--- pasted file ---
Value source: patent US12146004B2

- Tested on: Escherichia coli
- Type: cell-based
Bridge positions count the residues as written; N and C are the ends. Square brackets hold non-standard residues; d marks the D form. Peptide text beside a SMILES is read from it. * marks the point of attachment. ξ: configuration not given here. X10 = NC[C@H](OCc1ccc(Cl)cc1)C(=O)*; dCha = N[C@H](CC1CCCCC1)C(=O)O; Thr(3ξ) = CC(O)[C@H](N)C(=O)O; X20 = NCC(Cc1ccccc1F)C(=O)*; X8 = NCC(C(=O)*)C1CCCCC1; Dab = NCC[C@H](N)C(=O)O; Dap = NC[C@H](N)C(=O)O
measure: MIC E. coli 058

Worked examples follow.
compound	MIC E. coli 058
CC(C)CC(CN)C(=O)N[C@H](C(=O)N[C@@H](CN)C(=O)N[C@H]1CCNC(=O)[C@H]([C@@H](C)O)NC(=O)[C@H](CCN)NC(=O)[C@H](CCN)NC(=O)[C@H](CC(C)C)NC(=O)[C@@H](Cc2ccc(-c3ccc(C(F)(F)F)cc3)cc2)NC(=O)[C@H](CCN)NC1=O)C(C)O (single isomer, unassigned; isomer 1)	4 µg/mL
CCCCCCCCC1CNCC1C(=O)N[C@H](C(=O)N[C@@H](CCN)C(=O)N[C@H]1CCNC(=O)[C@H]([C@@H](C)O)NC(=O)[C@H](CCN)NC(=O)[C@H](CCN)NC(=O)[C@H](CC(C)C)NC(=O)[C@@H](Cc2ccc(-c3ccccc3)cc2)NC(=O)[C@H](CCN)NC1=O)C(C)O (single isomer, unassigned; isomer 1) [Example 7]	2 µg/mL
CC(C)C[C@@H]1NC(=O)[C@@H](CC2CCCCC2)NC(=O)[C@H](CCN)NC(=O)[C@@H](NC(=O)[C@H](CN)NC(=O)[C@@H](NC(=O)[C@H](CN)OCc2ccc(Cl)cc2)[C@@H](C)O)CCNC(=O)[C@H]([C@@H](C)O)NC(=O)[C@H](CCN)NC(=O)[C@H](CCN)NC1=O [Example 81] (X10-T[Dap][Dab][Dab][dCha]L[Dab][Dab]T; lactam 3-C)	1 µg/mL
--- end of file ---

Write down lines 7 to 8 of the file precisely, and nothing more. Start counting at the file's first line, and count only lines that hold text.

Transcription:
compound	MIC E. coli 058
CC(C)CC(CN)C(=O)N[C@H](C(=O)N[C@@H](CN)C(=O)N[C@H]1CCNC(=O)[C@H]([C@@H](C)O)NC(=O)[C@H](CCN)NC(=O)[C@H](CCN)NC(=O)[C@H](CC(C)C)NC(=O)[C@@H](Cc2ccc(-c3ccc(C(F)(F)F)cc3)cc2)NC(=O)[C@H](CCN)NC1=O)C(C)O (single isomer, unassigned; isomer 1)	4 µg/mL